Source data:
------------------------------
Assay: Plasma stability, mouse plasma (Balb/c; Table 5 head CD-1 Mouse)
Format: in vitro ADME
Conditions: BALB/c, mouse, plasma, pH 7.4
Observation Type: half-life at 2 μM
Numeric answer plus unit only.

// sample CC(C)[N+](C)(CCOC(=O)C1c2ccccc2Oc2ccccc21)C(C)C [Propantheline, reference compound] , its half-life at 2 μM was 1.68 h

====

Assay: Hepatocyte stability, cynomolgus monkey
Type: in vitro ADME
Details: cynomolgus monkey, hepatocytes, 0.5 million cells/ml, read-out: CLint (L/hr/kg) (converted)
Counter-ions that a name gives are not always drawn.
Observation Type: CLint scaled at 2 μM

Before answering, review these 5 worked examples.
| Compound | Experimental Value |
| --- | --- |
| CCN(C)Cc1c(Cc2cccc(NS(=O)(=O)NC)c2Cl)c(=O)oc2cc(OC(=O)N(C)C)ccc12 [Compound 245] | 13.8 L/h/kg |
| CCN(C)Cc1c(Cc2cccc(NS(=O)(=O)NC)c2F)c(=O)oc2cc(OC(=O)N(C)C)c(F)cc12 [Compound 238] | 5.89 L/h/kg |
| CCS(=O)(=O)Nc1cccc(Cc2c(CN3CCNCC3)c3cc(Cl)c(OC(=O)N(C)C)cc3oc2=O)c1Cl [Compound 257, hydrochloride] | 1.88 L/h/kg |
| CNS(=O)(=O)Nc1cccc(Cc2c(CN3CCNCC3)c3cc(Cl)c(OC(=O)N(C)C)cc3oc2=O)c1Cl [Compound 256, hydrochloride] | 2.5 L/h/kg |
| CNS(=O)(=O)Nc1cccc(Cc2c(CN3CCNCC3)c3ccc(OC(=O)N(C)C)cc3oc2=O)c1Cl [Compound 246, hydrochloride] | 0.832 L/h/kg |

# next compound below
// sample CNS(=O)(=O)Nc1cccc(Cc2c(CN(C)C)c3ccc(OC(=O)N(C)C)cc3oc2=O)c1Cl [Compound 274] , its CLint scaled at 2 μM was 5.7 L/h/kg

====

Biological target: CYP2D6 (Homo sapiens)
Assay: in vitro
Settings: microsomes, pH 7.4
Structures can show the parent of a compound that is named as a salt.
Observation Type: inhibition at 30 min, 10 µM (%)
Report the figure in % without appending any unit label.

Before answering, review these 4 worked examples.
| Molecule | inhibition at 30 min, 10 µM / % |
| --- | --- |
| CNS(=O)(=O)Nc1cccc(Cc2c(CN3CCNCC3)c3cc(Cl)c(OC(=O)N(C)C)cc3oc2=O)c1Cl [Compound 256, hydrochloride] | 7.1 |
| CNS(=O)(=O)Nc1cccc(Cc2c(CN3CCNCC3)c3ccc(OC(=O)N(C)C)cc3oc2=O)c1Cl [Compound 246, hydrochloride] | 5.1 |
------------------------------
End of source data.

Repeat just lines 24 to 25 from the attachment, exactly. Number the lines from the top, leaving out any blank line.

Biological target: CYP2D6 (Homo sapiens)
Assay: in vitro